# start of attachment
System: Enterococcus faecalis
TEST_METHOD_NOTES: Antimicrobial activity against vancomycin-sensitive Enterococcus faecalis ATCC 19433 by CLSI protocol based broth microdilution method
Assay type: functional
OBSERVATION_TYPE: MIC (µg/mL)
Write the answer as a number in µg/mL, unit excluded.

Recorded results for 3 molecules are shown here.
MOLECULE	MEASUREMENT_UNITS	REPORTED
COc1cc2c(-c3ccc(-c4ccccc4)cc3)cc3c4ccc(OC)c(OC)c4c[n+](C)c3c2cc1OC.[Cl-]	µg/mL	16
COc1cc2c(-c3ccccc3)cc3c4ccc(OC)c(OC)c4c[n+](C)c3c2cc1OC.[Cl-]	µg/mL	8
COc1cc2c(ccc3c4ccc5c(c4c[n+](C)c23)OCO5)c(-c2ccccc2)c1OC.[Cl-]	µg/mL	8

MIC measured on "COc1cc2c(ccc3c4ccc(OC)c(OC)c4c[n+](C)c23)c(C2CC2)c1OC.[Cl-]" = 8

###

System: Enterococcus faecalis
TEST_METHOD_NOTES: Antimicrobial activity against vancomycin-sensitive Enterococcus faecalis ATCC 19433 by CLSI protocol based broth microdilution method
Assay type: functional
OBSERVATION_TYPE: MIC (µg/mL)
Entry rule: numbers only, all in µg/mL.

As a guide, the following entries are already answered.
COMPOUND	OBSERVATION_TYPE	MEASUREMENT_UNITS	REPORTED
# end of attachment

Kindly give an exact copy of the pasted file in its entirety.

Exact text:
System: Enterococcus faecalis
TEST_METHOD_NOTES: Antimicrobial activity against vancomycin-sensitive Enterococcus faecalis ATCC 19433 by CLSI protocol based broth microdilution method
Assay type: functional
OBSERVATION_TYPE: MIC (µg/mL)
Write the answer as a number in µg/mL, unit excluded.

Recorded results for 3 molecules are shown here.
MOLECULE	MEASUREMENT_UNITS	REPORTED
COc1cc2c(-c3ccc(-c4ccccc4)cc3)cc3c4ccc(OC)c(OC)c4c[n+](C)c3c2cc1OC.[Cl-]	µg/mL	16
COc1cc2c(-c3ccccc3)cc3c4ccc(OC)c(OC)c4c[n+](C)c3c2cc1OC.[Cl-]	µg/mL	8
COc1cc2c(ccc3c4ccc5c(c4c[n+](C)c23)OCO5)c(-c2ccccc2)c1OC.[Cl-]	µg/mL	8

MIC measured on "COc1cc2c(ccc3c4ccc(OC)c(OC)c4c[n+](C)c23)c(C2CC2)c1OC.[Cl-]" = 8

###

System: Enterococcus faecalis
TEST_METHOD_NOTES: Antimicrobial activity against vancomycin-sensitive Enterococcus faecalis ATCC 19433 by CLSI protocol based broth microdilution method
Assay type: functional
OBSERVATION_TYPE: MIC (µg/mL)
Entry rule: numbers only, all in µg/mL.

As a guide, the following entries are already answered.
COMPOUND	OBSERVATION_TYPE	MEASUREMENT_UNITS	REPORTED